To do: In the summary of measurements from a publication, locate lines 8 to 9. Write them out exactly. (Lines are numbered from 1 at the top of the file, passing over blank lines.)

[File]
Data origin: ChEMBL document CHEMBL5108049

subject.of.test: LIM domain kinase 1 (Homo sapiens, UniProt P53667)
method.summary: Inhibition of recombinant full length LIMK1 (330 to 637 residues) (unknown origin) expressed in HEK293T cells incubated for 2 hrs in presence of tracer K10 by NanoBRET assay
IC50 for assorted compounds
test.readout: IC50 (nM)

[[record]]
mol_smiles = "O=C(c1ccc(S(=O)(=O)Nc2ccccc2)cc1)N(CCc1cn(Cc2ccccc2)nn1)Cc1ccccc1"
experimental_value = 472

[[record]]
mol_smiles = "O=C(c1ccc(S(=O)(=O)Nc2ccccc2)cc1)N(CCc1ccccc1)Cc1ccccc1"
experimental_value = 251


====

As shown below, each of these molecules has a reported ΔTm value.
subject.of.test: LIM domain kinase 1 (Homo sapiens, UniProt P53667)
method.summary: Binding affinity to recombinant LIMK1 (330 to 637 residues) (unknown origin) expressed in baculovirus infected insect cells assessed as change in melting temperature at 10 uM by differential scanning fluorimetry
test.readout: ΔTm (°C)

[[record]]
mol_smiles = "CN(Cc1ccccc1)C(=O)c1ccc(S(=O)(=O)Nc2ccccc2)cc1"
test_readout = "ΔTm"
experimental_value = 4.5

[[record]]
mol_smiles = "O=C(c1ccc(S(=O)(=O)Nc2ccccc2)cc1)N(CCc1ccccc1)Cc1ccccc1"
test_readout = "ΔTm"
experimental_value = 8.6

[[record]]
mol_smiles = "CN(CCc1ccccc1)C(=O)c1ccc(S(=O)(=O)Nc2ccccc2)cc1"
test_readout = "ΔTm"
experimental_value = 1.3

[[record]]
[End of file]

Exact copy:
experimental_value = 472

[[record]]